Forgery of Venus
Chaz Wilmot is a painter born outside his time. He possesses a virtuosic command of the techniques of the old masters. He can paint like Leonardo, Goya, Gainsborough artists whose works sell for millions but this style of painting is no longer popular, and he refuses to shape his talent to fit the fashion of the day. So Wilmot makes his living cranking out parodies for ads...more
The Forgery of Venus represents Michael Gruber's fictitious foray into the world of representational art, aesthetics, forgeries, galleries, and art criticism. Meet Chaz Wilmont, an artist and our narrator within a narrator, the vehicle - a lemon - through which Gruber delivers his novel. Chaz speaks to you, the actual narrator, in the first person, through a series of sound files he recorded onto CD for you to listen to; and as with a lot of second-hand vehicles he breaks down often.
Here's a man who never writes the same book twice. The first of his I read was The Witch's Boy, a modern fairy tale.
Then I read Tropic of Night, which has mainly to do with voodoo in Miami (I'm leaving out a lot of important details, but it was excellent).
And then I moved on to The Book of Air and Shadows, which is a "literary thriller," meaning that it's a thriller that centers around books, one of my very favorite genres.
And now The Forgery of Venus, which has to d ...more
For reasons that later become clear (unreliable narrator), Gruber chooses to wrap the story in a frame narrat ...more
Sometimes you just want to read at a fast pace and not have to think too deeply. Especially if like me, you don't watch TV. Don't get me wrong. Michael Gruber can actually write. He falls into a category of thriller author who is a step or more above the David Baldaaci crowd, plus his subject matter tends toward the cultural: Shakespeare and rare books in The Book of Air and Shadows; painting in The Forgery of Venus.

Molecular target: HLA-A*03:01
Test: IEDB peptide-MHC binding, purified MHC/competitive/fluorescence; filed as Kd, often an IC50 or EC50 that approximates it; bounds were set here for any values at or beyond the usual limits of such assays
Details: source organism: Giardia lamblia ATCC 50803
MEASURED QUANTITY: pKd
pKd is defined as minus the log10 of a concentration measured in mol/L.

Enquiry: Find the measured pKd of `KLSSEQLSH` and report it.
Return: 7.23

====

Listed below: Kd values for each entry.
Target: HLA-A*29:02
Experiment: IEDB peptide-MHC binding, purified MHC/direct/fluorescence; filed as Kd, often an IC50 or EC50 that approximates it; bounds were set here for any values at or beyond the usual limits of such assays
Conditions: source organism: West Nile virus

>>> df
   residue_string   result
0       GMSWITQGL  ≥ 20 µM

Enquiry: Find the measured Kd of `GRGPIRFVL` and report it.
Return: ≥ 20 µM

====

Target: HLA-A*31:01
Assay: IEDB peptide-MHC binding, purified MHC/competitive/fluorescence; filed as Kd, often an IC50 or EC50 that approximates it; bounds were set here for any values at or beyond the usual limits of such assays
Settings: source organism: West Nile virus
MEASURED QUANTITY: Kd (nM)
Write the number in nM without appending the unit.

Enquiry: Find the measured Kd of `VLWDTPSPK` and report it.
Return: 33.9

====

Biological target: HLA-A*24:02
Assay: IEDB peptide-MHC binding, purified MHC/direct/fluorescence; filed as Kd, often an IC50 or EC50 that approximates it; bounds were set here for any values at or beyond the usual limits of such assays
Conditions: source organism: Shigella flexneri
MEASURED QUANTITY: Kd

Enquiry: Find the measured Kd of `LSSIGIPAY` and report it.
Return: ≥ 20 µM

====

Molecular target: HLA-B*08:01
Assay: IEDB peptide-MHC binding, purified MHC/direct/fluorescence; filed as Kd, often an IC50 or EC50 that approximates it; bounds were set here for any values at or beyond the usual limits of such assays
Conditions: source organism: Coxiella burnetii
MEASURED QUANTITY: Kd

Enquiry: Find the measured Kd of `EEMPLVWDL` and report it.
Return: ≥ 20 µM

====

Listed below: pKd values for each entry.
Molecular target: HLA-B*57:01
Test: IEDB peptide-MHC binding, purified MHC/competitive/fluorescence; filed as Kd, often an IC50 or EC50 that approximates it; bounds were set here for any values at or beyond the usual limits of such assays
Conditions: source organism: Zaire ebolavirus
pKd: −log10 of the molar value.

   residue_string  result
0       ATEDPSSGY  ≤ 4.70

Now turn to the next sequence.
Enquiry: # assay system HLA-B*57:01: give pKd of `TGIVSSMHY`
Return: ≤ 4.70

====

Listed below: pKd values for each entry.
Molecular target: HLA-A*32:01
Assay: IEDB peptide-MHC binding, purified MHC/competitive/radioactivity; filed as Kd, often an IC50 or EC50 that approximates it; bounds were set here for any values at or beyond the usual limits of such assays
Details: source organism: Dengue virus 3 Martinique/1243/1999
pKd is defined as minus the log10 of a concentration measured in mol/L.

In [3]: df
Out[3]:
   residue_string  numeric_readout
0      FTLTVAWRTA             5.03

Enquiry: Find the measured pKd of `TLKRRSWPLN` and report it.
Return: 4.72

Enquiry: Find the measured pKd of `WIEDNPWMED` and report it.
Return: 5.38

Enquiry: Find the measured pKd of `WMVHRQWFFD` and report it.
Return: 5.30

Painter Chaz Wilmot is the tortured genius type. I always enjoy reading about a ...more
Let me say from the outset that Michael Gruber’s prose is quite respectable — in most instances. However, his editing skills leave a lot to be desired. Whether it’s the result of drugs, alcohol, weariness or indifference, I can’ ...more
"...a painter ...who when they asked him what he was painting, used to say, 'Whatever it may turn out'; and if he chanced to paint a cock he would write under it, 'This is a cock,' for fear they might think it was a fox." --Miguel de Cervantes, 'Don Quixote'
"He said it was the best commentary he knew about the kind of art they were showing in New York in the eighties, and he used to drag me to galleries back then and wander through the bright chattering cr ...more
When I was given this book, I expected historical fiction taking place in the 1600s. Instead, what I got was a very interesting tale of an artist in the early 2000's who, under influence of a drug in an experimental study, starts reliving experiences of a painter from the 1600s.
I really enjoyed the story, and the characters were well written. By the end of the book, there were so many twists and turns that I'm really not sure what is the true story, but I ...more
As a librarian who reads new books as the come out of the boxes, I find that stories fall into a fixed number of buckets. The quest, coming-of-age, slice of life, and so on. Rarely does one break new ground, within its genre.
So it was with surprise that I followed Gruber's story of Chaz Wilmot, Jr., an artist who has the talent of an Old Master but mourns his lost integrity of purpose in the need to support his family by commercial work.
Two events combine to give him a break. First, he takes par ...more
Chaz is a potentially wonderful artist if he'd only allow himself to do the paintings he's capable if doing instead of ads and magazine covers. Then because of a "creativity" drug he finds himself temporarily becoming the Spanish painter Diego Velazquez. Is this sci fi? Is this fantasy? Or is Chaz genuinely crazy?
Gruber's writing immediately sucks me in and I can't wait to find out what is going to happen.
What was gr ...more
I really enjoy writers who are chameleons; each book is different and you never know what you're getting. Gruber is such a writer. Oddly, this couples well with another recent read, Landline by Rainbow Rowell. I say that not because the stories or styles are even remotely similar, but because both books deal with time change and main characters on the edge of sanity. I highly recommend both.
Gruber's Forgery of Venus offers a true (I'm assuming, having no experience myself) detailing o ...more
He is generally acknowledged to be the ghostwriter of the popular Robert K. Tane ...more